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The Dechronization of Sam Magruder
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The Dechronization of Sam Magruder

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3.72 of 5 stars 3.72  ·  rating details  ·  162 ratings  ·  29 reviews
This newly discovered novella by the century's most renowned paleontologist bears comparison to H.G. Wells' The Time Machine. Vanishing on February 30, 2162, Sam Magruder, a fortyish research chronologist, finds himself thrown into the prehistoric Jurassic era, a time when dinosaurs roamed the planet, and he, endowed with the intelligence of a 22nd-century man, is the only ...more
Hardcover, 136 pages
Published January 1st 1996 by St. Martin's Press
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El


For some reason I picked this book up immediately after finishing Ionesco's Rhinoceros and Other Plays. Needless to say by the time I finished this one I felt like someone had slipped a psychedelic into my ginger ale.

First and foremost for those who are wondering - yes, it is that George Gaylord Simpson. The paleontologist. I didn't even make the connection when I snagged this from the library. I was drawn in by the title, and when I saw that the Introduction was provided by Arthur C. Clarke and
...more
This Is Not The Michael You're Looking For
This novella has a strange background. It is written by George Gaylord Simpson, the greatest paleontologist and one of the best evolutionary biologists of the 20th century. The manuscript wasn't discovered by his daughter until 10 years after his death. It is the story of a 22nd century scientist who accidentally ends up 80 million years in the past, during the Cretaceous. It is the story of his observations of the dinosaurs and mammals of the time, and how a (post) modern man survives with no m ...more
Pete Young
Simpson was the most famous paleontologist in the world with a specialisation in the early period of when dinosaurs and mammals co-existed, so with the posthumous publication of Magruder he surprised everyone with what is essentially a short but very competent science fiction novel in which a 22nd century time experiment throws a chronologist back to the Cretaceous Period. It was probably written for Simpson’s own amusement in the 1970s, given that that decade is bracketed by a 1970 theory on th ...more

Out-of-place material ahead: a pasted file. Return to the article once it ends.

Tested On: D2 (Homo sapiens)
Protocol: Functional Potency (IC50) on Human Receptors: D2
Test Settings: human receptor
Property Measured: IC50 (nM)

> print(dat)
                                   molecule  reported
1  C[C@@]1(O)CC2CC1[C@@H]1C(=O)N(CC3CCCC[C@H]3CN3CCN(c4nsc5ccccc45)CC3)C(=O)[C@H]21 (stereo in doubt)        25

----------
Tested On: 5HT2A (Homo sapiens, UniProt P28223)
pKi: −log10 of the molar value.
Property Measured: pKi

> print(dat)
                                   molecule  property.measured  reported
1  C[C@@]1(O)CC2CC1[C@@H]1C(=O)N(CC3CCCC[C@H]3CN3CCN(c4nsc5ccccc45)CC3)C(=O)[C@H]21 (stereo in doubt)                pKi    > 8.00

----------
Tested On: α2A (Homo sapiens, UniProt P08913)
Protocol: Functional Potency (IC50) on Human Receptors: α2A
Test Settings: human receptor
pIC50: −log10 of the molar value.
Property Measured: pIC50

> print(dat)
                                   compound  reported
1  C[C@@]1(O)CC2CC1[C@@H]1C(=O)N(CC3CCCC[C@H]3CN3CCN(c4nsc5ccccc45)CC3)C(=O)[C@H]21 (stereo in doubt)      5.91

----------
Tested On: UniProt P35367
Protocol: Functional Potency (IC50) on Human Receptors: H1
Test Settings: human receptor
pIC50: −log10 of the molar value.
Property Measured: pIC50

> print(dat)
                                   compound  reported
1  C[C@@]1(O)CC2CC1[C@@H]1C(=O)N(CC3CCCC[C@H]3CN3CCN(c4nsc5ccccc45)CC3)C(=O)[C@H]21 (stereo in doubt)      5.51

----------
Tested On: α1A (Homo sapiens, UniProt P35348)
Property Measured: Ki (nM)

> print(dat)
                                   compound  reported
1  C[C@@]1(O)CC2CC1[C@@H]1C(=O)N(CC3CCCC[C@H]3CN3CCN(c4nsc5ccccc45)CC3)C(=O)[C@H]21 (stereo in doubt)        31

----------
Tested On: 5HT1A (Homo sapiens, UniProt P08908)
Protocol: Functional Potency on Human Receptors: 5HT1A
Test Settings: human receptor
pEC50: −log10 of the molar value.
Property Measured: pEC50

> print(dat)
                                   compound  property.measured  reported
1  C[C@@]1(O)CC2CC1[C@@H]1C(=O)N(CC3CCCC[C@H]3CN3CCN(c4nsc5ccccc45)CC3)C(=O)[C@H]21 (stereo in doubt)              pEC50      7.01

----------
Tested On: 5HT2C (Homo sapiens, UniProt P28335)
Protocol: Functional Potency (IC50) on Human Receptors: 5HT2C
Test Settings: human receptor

Gary   Allen
I'm not normally a Sci-Fi fan but this remarkable novel by the last century's leading paleontologist had me hooked right from the start.


(don't skip the forward by Arthur C Clarke and afterword by Stephen Jay Gould)
Page Wench
Mar 06, 2013 Page Wench rated it 4 of 5 stars  ·  review of another edition
Recommends it for: Time Travelphiles
Recommended to Page Wench by: Silver Thistle
Shelves: sci-fi
Sam Magruder takes a fascinating trip both physically and philosophically. I don't want to say more than that because I would ruin it. Suffice to say I was impressed with the mode of time transport and anyone who is even the least bit intrigued by time travel should read this story.
Christopher Roth
Only two stars. This book was touted as the best book on time travel since Wells's "Time Machine." So I expected it would have, you know, character development or some interesting philosophical ideas in it. I'll never learn.
Kirsty